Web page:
***OCTOBER BONUS READ*** The Importance of Being Earnest, by Oscar Wilde. "Cecily Cardew and Gwendolen Fairfax are both in love with the same mythical suitor. Jack Worthing has wooed Gewndolen as Ernest while Algernon has also posed as Ernest to win the heart of Jack's ward, Cecily. When all four arrive at Jack's country home on the same weekend the "rivals" to fight for Ernest s undivided attention and the "Ernests" to claim their beloveds pandemonium breaks loose. Only a senile nursemaid and an old, discarded hand-bag can save the day!" It's so short I figured I should just tack it on to Dorian.

NOVEMBER: Great Expectations, by Charles Dickens. "In what may be Dickens's best novel, humble, orphaned Pip is apprenticed to the dirty work of the forge but dares to dream of becoming a gentleman — and one day, under sudden and enigmatic circumstances, he finds himself in possession of "great expectations." In this gripping tale of crime and guilt, revenge and reward, the compelling characters include Magwitch, the fearful and fearsome convict; Estella, whose beauty is excelled only by her haughtiness; and the embittered Miss Havisham, an eccentric jilted bride." Pretty sure I saw a bad film version of this in high school, but all I remember about it is Miss Havisham & how creepy she was.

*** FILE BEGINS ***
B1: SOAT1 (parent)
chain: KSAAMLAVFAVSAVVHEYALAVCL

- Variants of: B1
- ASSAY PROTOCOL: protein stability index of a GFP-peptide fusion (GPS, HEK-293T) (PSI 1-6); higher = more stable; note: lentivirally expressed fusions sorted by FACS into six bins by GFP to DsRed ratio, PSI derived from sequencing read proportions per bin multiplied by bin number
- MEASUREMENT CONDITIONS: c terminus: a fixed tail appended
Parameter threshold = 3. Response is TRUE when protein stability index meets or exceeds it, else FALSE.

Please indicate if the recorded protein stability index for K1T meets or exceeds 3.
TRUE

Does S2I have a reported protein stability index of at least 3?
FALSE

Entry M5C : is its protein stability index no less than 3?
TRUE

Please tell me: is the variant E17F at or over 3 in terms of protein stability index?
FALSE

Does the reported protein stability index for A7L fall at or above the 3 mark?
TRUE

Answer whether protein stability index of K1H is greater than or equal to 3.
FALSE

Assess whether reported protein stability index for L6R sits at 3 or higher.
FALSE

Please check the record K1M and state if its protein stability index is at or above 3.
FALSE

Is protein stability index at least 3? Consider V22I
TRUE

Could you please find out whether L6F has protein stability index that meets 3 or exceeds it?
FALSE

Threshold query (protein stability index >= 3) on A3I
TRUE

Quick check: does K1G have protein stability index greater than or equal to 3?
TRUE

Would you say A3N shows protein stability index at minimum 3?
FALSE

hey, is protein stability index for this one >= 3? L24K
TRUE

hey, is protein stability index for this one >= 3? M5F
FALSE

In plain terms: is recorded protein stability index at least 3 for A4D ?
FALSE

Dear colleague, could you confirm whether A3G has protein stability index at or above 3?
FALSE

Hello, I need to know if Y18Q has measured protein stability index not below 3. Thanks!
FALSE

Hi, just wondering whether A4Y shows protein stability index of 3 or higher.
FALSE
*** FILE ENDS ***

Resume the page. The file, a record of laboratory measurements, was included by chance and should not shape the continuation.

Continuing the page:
DECEMBER: One Flew Over the Cuckoo's Nest, by Ken Kesey. "Tells the unforgettable story of a mental ward and its inhabitants, especially tyrannical Big Nurse Ratched and Randle Patrick McMurphy, the brawling, fun-loving new inmate who resolves to oppose her. We see the story through the eyes of Chief Bromden, the seemingly mute half-Indian patient who witnesses and understands McMurphy's heroic attempt to do battle with the powers that keep them all imprisoned." I remember watching the movie & enjoying it, but I don't remember much about the story, so hey! Reading books!

Other Books I'm Planning to Read this Year...

(^ That's where you've give me your recommendations. ;) )